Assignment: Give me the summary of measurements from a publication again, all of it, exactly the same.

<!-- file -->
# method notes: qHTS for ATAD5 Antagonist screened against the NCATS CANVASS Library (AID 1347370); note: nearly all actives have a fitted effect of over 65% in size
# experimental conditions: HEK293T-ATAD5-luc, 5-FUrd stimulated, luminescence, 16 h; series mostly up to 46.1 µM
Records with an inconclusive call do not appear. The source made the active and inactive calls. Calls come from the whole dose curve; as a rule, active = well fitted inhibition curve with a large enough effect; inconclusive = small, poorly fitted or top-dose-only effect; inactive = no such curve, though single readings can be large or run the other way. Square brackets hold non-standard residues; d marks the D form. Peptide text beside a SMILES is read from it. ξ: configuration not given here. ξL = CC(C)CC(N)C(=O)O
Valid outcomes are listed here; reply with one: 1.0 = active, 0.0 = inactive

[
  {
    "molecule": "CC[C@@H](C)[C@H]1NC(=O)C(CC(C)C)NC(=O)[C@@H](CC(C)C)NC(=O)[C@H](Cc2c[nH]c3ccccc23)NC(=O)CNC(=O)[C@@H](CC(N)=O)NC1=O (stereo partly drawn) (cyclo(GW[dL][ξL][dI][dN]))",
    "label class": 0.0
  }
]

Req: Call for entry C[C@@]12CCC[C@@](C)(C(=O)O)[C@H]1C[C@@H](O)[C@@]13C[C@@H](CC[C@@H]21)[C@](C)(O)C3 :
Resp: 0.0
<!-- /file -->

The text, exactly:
# method notes: qHTS for ATAD5 Antagonist screened against the NCATS CANVASS Library (AID 1347370); note: nearly all actives have a fitted effect of over 65% in size
# experimental conditions: HEK293T-ATAD5-luc, 5-FUrd stimulated, luminescence, 16 h; series mostly up to 46.1 µM
Records with an inconclusive call do not appear. The source made the active and inactive calls. Calls come from the whole dose curve; as a rule, active = well fitted inhibition curve with a large enough effect; inconclusive = small, poorly fitted or top-dose-only effect; inactive = no such curve, though single readings can be large or run the other way. Square brackets hold non-standard residues; d marks the D form. Peptide text beside a SMILES is read from it. ξ: configuration not given here. ξL = CC(C)CC(N)C(=O)O
Valid outcomes are listed here; reply with one: 1.0 = active, 0.0 = inactive

[
  {
    "molecule": "CC[C@@H](C)[C@H]1NC(=O)C(CC(C)C)NC(=O)[C@@H](CC(C)C)NC(=O)[C@H](Cc2c[nH]c3ccccc23)NC(=O)CNC(=O)[C@@H](CC(N)=O)NC1=O (stereo partly drawn) (cyclo(GW[dL][ξL][dI][dN]))",
    "label class": 0.0
  }
]

Req: Call for entry C[C@@]12CCC[C@@](C)(C(=O)O)[C@H]1C[C@@H](O)[C@@]13C[C@@H](CC[C@@H]21)[C@](C)(O)C3 :
Resp: 0.0